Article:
A tender, enlightening debut that, urban setting aside, reads like a comedy of provincial manners.


A gentle evocation of love and faith in Jerusalem’s Orthodox community.

There are peevish singles in the “City of Peace,” a small crowd of Orthodox thirty- and forty-somethings, smart and independent to a fault, whose recreational hours are made up of long-drawn-out flirtations with the Torah. It’s enough to drive a matchmaker up the Weeping Wall. Especially Tsippi, who emerged from Treblinka with an extraordinary motive for making matches (“Every couple she brought together—saliva in Hitler’s stupefied face”). Her chief frustration is Beth, a never-been-kissed American who walks away from a string of favorable dates with Akiva, a sensitive house-painter plagued by violent twitches and spasms. King then seems, like a Jewish Jane Austen, to insinuate into the tale a rakish rival for Beth’s halfhearted affection. But Beth and Binyamin don’t hit it off; the latter, a cynical artist who adds Jewish symbols to his canvases in order to increase sales, finds in every potential mate an intolerable aesthetic flaw. The hyper-virginal and hyper-intellectual Beth becomes a Bridget Jones in reverse, obsessing over her nability to desire a man; she breaks down, buys sexy tangerine panties, makes a play for Akiva. Meanwhile, Tsippi and fellow matchmaker Judy begin to find their own marriages wanting; each discovering, largely through renewed interest in Torah studies, a fervent rekindling of the hearth. Much of the story’s strength rises from King’s generous description of Jerusalem, from fig and acacia trees to synagogues and tomb factories. Especially of interest are the numerous passages involving the characters’ performance of Orthodox rituals and their deep pokings-about into theology. Their religious principles keep the tale on the straight and narrow path of 19th-century literature: there’s no sex here, though Akiva does caress Beth’s shoe with obvious yearning while sitting in the park.

A tender, enlightening debut that, urban setting aside, reads like a comedy of provincial manners.

Pub Date: Aug. 1, 2003

ISBN: 0-312-30915-5

Page Count: 256

Publisher: St. Martin's

Review Posted Online: May 20, 2010

Kirkus Reviews Issue: June 1, 2003

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The writing is merely serviceable, and one can’t help but wish the author had found a way to present her material as...

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An unlikely love story set amid the horrors of a Nazi death camp.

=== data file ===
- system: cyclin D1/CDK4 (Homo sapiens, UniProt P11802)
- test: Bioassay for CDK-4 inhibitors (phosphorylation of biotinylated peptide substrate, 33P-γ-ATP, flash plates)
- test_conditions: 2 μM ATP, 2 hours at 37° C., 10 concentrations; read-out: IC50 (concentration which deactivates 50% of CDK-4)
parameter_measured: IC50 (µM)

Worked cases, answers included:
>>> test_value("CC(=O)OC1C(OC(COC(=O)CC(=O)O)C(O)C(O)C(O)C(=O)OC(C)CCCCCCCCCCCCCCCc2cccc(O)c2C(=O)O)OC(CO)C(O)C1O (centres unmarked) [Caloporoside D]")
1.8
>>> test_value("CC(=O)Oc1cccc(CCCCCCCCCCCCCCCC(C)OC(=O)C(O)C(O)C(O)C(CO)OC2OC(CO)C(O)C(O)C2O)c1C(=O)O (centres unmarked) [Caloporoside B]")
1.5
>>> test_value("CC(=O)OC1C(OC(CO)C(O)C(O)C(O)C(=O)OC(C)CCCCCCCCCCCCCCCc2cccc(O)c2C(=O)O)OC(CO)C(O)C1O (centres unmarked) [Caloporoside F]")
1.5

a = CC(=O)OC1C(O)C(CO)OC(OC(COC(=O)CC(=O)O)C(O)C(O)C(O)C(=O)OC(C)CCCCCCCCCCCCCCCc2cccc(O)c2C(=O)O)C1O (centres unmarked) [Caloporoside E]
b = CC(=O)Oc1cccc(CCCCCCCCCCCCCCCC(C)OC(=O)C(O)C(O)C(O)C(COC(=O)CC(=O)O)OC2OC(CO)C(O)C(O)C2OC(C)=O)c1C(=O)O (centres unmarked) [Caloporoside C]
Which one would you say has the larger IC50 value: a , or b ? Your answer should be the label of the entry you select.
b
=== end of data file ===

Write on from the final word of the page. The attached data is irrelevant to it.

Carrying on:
Based on real people and events, this debut novel follows Lale Sokolov, a young Slovakian Jew sent to Auschwitz in 1942. There, he assumes the heinous task of tattooing incoming Jewish prisoners with the dehumanizing numbers their SS captors use to identify them. When the Tätowierer, as he is called, meets fellow prisoner Gita Furman, 17, he is immediately smitten. Eventually, the attraction becomes mutual. Lale proves himself an operator, at once cagey and courageous: As the Tätowierer, he is granted special privileges and manages to smuggle food to starving prisoners. Through female prisoners who catalog the belongings confiscated from fellow inmates, Lale gains access to jewels, which he trades to a pair of local villagers for chocolate, medicine, and other items. Meanwhile, despite overwhelming odds, Lale and Gita are able to meet privately from time to time and become lovers. In 1944, just ahead of the arrival of Russian troops, Lale and Gita separately leave the concentration camp and experience harrowingly close calls. Suffice it to say they both survive. To her credit, the author doesn’t flinch from describing the depravity of the SS in Auschwitz and the unimaginable suffering of their victims—no gauzy evasions here, as in Boy in the Striped Pajamas. She also manages to raise, if not really explore, some trickier issues—the guilt of those Jews, like the tattooist, who survived by doing the Nazis’ bidding, in a sense betraying their fellow Jews; and the complicity of those non-Jews, like the Slovaks in Lale’s hometown, who failed to come to the aid of their beleaguered countrymen.

The writing is merely serviceable, and one can’t help but wish the author had found a way to present her material as nonfiction. Still, this is a powerful, gut-wrenching tale that is hard to shake off.

Pub Date: Sept. 4, 2018

ISBN: 978-0-06-279715-5

Page Count: 272

Publisher: Harper/HarperCollins

Review Posted Online: July 17, 2018

Kirkus Reviews Issue: Aug. 1, 2018

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These letters from some important executive Down Below, to one of the junior devils here on earth, whose job is to corrupt mortals, are witty and written in a breezy style seldom found in religious literature. The author quotes Luther, who said: "The best way to drive out the devil, if he will not yield to texts of Scripture, is to jeer and flout him, for he cannot bear scorn." This the author does most successfully, for by presenting some of our modern and not-so-modern beliefs as emanating from the devil's headquarters, he succeeds in making his reader feel like an ass for ever having believed in such ideas. This kind of presentation gives the author a tremendous advantage over the reader, however, for the more timid reader may feel a sense of guilt after putting down this book. It is a clever book, and for the clever reader, rather than the too-earnest soul.

Pub Date: Jan. 1, 1942

ISBN: 0060652934

Page Count: 53

Publisher: Macmillan

Review Posted Online: Oct. 17, 2011

Kirkus Reviews Issue: June 15, 1943

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